Sunday, November 25, 2012

Repeat of the playoff loss last season leaves the Packers searching for answers.

The Green Bay Packers lost only two games last year. The first, against the clearly awful Chiefs where neither the offense or defense showed up to play, was seen by many (including myself) to be a fluke. The second, against the New York Giants in the playoffs, was a case where a clearly superior team had an exceptional game plan and executed it to perfection. The Packer coaching staff could not (or would not) adjust, the defense never showed up and the offense was out-of-synch and harassed all day long. It was an awful, awful game for Packer fans to watch. I think I speak for many of us when I say my reaction could best be described as “dumbfounded”. 

That was then, this is now. Then, the Giants were on a late-season roll that would carry a modestly successful team on to claim the Lombardi Trophy. Sound familiar? The Packers, at the time, were hugely successful team but had stumbled and looked like a team that had peaked too soon. So what would 2012 bring? The Packers, battling injuries but on a 5-0 run versus the Giants who shot out of the gate with a slew of early victories but had completely lost their offensive mojo. How did it go?

Different season, same result as the Packers were completely embarrassed on both sides of the ball.

The real key to the Packers ineffectiveness starts and ends with the men in the trenches. The Packer offensive line vs. the Giants defensive line was a complete joke. Exactly like last year, NY dropped seven into coverage and rushed four. They could do that because our five offensive linemen (and sometimes a back and sometimes one or two tight ends) are not capable of blocking their four guys. As an extra added bonus, they can tackle our running backs on the way to the quarterback. So Rodgers, if he isn’t being crushed and hit by the pass rush, is being chased all over the field. Add in a bunch of drops, several poor passes and the inevitable penalty whenever something actually did go right and you have the worst performance by a Packer offense since, well, since they last played the Giants.

On the other side of the ball, it was a 2011 flashback all over again. Remember that crazy Packer defense from last year? The one that couldn’t put pressure on opposing QB’s if they rushed 11? The one that gave up more passing yards than any team in NFL history? Yeah, you remember them, don’t you? Well, they came back with a vengeance. Watching the Giant offense, so ineffective over the last month, explode for 31 points in the first half, running the ball at will, completing pass after pass and walking all over our defense was horrifying. 

If Clay Matthews can’t get back on the football field next week, they might as well just put him on the IR and start thinking about next year. If Marshall Newhouse and TJ Lange are unable to block premier pass rushers, they’d better just put Harrell in right now or Rodgers is going to get killed. I know this is just one game and it was a really, really bad game but I think the injuries have finally caught up with the Packers: too many holes, not enough quality guys to fill them. The offensive line, barely able to give Rodgers time against the Lions last week, will be hard pressed the rest of the season. If Rodgers can’t throw the ball, the Packers will not be winning, pure and simple.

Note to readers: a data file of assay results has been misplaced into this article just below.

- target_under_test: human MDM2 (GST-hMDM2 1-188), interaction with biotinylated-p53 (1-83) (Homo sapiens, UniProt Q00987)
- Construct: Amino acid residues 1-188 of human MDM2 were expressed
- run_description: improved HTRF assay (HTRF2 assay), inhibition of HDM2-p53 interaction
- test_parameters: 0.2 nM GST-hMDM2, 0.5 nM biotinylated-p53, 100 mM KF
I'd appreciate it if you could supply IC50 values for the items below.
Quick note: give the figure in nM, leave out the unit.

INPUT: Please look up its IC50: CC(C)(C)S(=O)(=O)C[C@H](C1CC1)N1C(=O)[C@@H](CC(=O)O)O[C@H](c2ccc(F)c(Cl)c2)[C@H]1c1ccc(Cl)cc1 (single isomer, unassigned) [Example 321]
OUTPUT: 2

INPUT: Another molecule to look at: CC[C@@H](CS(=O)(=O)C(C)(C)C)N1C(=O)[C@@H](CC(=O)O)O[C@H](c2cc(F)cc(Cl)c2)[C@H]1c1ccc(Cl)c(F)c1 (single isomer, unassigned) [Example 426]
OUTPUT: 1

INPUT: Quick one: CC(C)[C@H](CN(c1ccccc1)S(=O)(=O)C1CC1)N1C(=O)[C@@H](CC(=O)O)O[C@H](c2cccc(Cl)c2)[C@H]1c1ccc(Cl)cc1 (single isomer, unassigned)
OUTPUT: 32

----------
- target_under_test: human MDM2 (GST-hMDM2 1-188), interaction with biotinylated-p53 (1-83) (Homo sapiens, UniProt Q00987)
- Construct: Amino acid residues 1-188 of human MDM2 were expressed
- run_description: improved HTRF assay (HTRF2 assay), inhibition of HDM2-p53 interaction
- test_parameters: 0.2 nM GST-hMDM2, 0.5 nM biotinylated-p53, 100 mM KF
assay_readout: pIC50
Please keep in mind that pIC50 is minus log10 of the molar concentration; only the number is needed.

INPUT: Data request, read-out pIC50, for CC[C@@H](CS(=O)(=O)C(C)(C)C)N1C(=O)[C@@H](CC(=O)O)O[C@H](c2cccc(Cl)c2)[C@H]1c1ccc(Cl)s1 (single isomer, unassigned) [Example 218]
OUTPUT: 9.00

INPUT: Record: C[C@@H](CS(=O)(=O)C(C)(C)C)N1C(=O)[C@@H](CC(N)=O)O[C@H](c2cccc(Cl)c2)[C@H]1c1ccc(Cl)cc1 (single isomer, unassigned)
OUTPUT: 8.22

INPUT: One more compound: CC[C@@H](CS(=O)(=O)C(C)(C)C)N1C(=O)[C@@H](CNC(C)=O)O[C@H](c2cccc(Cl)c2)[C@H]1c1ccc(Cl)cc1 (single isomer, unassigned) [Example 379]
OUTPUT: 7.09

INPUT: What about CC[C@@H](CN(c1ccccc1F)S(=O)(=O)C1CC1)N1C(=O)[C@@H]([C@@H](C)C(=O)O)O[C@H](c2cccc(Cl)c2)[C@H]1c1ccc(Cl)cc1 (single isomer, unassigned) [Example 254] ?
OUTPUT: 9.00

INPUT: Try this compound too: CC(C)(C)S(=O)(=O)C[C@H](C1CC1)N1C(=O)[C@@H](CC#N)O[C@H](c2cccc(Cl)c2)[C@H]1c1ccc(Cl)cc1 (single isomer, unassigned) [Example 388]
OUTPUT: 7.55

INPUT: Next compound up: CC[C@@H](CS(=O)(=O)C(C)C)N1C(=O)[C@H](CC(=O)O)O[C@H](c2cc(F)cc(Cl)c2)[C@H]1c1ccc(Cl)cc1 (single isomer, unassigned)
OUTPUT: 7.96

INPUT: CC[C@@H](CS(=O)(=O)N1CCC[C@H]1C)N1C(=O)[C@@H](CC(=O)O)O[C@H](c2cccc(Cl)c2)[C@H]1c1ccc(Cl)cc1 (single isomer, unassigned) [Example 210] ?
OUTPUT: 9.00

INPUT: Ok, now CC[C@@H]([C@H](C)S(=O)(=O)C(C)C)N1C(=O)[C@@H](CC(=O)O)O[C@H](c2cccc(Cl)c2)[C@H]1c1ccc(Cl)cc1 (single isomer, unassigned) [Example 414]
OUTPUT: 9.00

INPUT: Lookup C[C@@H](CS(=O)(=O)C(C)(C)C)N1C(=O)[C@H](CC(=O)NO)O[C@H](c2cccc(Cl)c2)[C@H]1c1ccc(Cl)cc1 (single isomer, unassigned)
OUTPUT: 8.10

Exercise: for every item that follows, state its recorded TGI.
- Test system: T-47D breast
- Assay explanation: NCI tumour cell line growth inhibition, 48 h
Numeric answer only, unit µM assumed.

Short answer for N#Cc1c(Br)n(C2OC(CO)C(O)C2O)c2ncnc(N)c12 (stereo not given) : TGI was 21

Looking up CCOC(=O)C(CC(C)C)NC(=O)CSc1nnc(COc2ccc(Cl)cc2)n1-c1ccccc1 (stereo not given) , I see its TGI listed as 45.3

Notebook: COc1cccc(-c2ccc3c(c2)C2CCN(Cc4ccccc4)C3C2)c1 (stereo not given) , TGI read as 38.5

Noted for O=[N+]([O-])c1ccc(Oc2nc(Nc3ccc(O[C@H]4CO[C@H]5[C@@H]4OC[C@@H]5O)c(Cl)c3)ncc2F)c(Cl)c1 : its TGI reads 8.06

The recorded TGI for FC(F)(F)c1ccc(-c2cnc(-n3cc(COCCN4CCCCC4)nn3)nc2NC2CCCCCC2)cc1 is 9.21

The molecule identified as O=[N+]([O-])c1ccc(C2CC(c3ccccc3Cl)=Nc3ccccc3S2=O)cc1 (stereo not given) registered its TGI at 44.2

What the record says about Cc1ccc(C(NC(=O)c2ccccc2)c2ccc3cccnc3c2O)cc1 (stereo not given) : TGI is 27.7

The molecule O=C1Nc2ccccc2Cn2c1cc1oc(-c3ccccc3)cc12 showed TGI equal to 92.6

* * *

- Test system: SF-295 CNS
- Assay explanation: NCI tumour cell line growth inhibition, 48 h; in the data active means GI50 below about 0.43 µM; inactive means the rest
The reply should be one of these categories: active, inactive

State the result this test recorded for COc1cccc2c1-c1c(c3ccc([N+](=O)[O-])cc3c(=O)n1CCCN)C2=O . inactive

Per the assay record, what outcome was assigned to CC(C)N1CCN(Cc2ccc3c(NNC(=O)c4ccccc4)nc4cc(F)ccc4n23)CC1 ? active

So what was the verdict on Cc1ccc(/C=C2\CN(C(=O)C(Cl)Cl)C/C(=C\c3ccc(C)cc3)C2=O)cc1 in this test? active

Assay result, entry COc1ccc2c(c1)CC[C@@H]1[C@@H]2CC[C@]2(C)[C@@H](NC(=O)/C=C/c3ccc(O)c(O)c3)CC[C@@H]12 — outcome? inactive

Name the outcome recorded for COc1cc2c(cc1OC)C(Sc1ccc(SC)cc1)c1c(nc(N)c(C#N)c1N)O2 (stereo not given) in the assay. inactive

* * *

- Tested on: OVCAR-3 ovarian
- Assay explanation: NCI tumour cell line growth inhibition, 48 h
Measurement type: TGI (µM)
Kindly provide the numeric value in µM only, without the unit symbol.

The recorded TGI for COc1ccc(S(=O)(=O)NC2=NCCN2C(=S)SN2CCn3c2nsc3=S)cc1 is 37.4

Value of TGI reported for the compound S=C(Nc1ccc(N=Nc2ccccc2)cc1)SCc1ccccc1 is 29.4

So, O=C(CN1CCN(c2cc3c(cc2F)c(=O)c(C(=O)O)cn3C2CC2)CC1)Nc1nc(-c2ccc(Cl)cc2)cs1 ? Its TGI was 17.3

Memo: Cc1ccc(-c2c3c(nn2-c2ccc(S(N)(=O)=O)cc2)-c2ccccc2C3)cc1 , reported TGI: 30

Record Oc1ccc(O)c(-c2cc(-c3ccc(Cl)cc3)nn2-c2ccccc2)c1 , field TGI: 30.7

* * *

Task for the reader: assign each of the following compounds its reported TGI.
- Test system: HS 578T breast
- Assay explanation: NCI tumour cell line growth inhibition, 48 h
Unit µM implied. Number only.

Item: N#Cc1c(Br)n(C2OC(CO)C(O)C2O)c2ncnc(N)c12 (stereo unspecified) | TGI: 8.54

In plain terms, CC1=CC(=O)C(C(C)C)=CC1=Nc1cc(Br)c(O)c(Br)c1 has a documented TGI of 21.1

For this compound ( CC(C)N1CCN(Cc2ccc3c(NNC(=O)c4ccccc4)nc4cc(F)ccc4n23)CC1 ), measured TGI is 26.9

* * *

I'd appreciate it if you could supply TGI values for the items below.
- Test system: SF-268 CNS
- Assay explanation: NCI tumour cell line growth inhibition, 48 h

This game might have been different if the Packers were able to take advantage of the opportunities presented to them:  In the first half, there were three almost-interceptions. There were two punts muffed by the Giants the Packers couldn’t jump on. McCarthy put Crosby out there to attempt a 58-yard field goal with predictable results, then, down by 17 in the first half, he doesn’t go for it on fourth and short and settles for three. They were the last points the Packers would score. If any one of these goest the other way, it might have shifted momentum.

It’s unfathomable to me that our coaching staff has no plays to make an aggressive defensive front pay for it. It’s inconceivable to me that our coaching staff has no way to put pressure on an opposing quarterback without Clay Matthews. 

This game may or may not be a fluke. It may or may not be a harbinger of things to come. It may or may not mean the Packers have regressed to the worst performance of an otherwise outstanding season last year. It does mean that they Vikings and their pass rush and their running game are no doubt salivating at the prospect of facing the Packers next week and I sure can’t blame them.


Visit The Packers Sandlot ( for the new home of The MMQB. 

Sunday, November 18, 2012

Tough, NFC North matchup winds up (somehow) as a Packer victory.

The first half of this big, big North Division game was an exercise in ineptitude for the Green Bay Packers. How did they fail? Let me count ways:

  • Jordy Nelson dropped an easy pass that would have been a first down.
  • There were two holding calls and a false start on the offense.
  • There was a blow to Stafford’s head that resulted in a first down instead of a punt.
  • Mike McCarthy decided to eschew a 49-yard field goal attempt and the offense could not convert the fourth down.
  • He also didn’t challenge a reception by Johnson that sure looked like an incompletion on replay.
  • Tramon Williams forgot he was supposed to be covering Calvin Johnson.
  • Mason Crosby missed the same field goal twice.
  • Aaron Rodgers threw a pick two plays after the Packers had picked off Stafford.

Is that all of them? I’m sure it’s not but that’s all I can remember. Worst of all, six penalties for 50 yards plus two that were declined. HOLY CRAP, Batman! That’s a pretty awful half of football. The worst one was the Rodgers interception as a Packer drive for a score after a turnover would have completely altered the complexion of the game, but the Packers were only down by 3 at the half.